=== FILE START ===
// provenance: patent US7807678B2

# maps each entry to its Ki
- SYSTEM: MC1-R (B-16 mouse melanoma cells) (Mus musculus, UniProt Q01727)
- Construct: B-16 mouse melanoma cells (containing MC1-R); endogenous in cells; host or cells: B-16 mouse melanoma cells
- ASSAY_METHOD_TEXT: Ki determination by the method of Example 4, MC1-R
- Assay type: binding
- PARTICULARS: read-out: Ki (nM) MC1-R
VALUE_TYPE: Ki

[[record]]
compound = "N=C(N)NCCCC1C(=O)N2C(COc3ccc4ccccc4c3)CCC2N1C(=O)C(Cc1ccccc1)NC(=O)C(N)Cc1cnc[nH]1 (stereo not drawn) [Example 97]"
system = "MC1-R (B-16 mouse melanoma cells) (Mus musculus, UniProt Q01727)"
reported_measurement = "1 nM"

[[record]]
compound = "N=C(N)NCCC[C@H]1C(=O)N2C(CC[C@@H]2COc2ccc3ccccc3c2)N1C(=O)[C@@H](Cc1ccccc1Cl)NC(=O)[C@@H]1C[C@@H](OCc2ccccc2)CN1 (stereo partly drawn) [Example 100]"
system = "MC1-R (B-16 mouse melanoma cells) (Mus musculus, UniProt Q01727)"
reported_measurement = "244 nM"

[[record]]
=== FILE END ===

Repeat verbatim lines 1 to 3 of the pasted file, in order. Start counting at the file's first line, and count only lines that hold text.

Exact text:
// provenance: patent US7807678B2

# maps each entry to its Ki
- SYSTEM: MC1-R (B-16 mouse melanoma cells) (Mus musculus, UniProt Q01727)